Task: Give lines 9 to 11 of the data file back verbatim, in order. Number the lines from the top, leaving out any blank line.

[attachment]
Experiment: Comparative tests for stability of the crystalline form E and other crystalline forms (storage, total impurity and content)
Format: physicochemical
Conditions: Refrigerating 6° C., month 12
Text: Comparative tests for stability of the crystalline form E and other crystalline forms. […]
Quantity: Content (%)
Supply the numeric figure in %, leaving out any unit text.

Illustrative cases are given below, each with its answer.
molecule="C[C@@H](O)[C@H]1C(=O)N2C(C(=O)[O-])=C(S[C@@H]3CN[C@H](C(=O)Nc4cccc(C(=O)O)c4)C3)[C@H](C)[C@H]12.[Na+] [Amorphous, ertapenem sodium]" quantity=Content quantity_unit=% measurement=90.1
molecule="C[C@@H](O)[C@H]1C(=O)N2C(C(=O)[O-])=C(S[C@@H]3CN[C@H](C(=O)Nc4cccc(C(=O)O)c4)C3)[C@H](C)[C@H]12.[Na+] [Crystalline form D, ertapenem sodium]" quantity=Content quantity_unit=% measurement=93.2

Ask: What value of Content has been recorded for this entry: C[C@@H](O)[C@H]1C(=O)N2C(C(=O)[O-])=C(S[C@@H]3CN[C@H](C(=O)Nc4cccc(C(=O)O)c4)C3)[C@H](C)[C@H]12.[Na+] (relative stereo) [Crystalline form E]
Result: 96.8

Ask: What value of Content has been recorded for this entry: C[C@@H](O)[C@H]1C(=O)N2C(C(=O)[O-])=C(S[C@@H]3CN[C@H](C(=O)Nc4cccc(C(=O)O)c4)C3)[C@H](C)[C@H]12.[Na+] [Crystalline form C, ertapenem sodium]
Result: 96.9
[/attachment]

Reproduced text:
molecule="C[C@@H](O)[C@H]1C(=O)N2C(C(=O)[O-])=C(S[C@@H]3CN[C@H](C(=O)Nc4cccc(C(=O)O)c4)C3)[C@H](C)[C@H]12.[Na+] [Crystalline form D, ertapenem sodium]" quantity=Content quantity_unit=% measurement=93.2

Ask: What value of Content has been recorded for this entry: C[C@@H](O)[C@H]1C(=O)N2C(C(=O)[O-])=C(S[C@@H]3CN[C@H](C(=O)Nc4cccc(C(=O)O)c4)C3)[C@H](C)[C@H]12.[Na+] (relative stereo) [Crystalline form E]
Result: 96.8